The Demand Solutions Blog

20 for ‘20 - 2021 Edition (AKA “The COVID Issue”) Is Out Now!

by Dom Beveridge | Mar 3, 2021 12:00:00 AM

20for20_2021_the_covid_editionIt's that time of year again! The sun is getting a bit higher in the sky. Leasing season is around the corner. And we at D2 are once again proud to announce the release of our annual 20 for '20 report, which is now in its third edition. For those unfamiliar with the paper, 20 for '20 summarizes the content of 20 interviews with senior multifamily leaders: ten heads of operations and ten heads of technology. Its raison d'être is to provide an outlook on operations and technology for the next year and beyond.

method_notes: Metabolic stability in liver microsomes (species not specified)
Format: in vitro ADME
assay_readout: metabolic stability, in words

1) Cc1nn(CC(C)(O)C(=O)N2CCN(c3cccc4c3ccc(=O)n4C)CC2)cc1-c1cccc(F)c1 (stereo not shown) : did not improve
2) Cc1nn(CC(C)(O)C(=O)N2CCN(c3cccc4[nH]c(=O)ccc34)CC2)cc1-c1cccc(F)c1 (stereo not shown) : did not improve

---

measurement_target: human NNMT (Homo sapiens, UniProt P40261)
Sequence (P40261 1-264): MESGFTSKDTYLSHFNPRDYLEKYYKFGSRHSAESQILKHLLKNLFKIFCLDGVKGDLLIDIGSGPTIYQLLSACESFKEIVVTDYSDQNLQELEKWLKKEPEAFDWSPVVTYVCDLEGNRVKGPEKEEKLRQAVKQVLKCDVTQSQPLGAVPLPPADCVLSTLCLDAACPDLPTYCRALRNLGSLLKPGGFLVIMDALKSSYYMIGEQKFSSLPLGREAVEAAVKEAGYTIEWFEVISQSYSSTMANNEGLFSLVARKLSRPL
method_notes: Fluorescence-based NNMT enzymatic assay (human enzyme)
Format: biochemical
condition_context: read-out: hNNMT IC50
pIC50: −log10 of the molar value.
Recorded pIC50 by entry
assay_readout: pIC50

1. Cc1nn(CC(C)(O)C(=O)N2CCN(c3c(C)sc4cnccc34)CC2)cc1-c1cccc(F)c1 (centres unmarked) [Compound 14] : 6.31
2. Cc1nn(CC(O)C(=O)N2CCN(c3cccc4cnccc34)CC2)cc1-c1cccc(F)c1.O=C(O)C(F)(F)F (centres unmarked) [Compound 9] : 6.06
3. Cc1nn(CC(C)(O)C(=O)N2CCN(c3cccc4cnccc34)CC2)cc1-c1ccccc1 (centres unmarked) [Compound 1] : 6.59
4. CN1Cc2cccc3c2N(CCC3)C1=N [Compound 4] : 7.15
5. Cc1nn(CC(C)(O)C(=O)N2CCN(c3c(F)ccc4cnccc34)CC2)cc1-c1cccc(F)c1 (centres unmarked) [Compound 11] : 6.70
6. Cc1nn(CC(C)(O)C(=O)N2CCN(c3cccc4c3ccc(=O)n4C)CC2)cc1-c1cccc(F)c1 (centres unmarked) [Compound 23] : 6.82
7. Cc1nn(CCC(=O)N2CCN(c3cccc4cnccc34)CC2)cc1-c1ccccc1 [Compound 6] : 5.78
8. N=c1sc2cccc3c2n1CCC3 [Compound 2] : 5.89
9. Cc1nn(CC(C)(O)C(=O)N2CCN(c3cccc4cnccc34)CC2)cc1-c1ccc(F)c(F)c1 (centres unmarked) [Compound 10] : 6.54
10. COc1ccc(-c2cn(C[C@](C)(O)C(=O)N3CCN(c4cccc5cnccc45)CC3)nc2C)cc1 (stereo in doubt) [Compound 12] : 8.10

In interviewing the 20 participants, we try to form a comprehensive view of the previous year's events. In this case, there was plenty to talk about, given that the previous year was 2020! The paper delves deeply into what happened since the pandemic started, what changed, and what the implications might be for what comes next in multifamily. In this post, the first of several highlighting findings from the research, we will share a few initial findings.

Five Takes on the COVID Stress-Test

The COVID-19 pandemic placed an unprecedented stress test on operations. The good news is that operators were able to come through it. In our 20 interviews, we covered broad ground and many different experiences and learnings. This post will summarize the most common views on the COVID stress test and what management learned from it.

1. COVID Stressed Teams And Communications